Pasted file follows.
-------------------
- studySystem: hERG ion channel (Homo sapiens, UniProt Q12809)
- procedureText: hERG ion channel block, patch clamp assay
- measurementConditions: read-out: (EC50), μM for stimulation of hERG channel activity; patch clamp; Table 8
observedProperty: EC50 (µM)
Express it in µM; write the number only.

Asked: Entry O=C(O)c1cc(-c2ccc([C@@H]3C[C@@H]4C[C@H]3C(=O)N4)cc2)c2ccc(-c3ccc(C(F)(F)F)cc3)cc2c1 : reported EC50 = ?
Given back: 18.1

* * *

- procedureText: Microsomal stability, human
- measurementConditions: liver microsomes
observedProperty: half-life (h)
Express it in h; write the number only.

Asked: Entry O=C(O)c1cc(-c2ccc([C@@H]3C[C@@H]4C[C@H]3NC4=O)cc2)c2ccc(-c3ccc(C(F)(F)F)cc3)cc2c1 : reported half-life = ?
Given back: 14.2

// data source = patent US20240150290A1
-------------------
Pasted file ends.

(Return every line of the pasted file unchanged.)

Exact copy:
- studySystem: hERG ion channel (Homo sapiens, UniProt Q12809)
- procedureText: hERG ion channel block, patch clamp assay
- measurementConditions: read-out: (EC50), μM for stimulation of hERG channel activity; patch clamp; Table 8
observedProperty: EC50 (µM)
Express it in µM; write the number only.

Asked: Entry O=C(O)c1cc(-c2ccc([C@@H]3C[C@@H]4C[C@H]3C(=O)N4)cc2)c2ccc(-c3ccc(C(F)(F)F)cc3)cc2c1 : reported EC50 = ?
Given back: 18.1

* * *

- procedureText: Microsomal stability, human
- measurementConditions: liver microsomes
observedProperty: half-life (h)
Express it in h; write the number only.

Asked: Entry O=C(O)c1cc(-c2ccc([C@@H]3C[C@@H]4C[C@H]3NC4=O)cc2)c2ccc(-c3ccc(C(F)(F)F)cc3)cc2c1 : reported half-life = ?
Given back: 14.2

// data source = patent US20240150290A1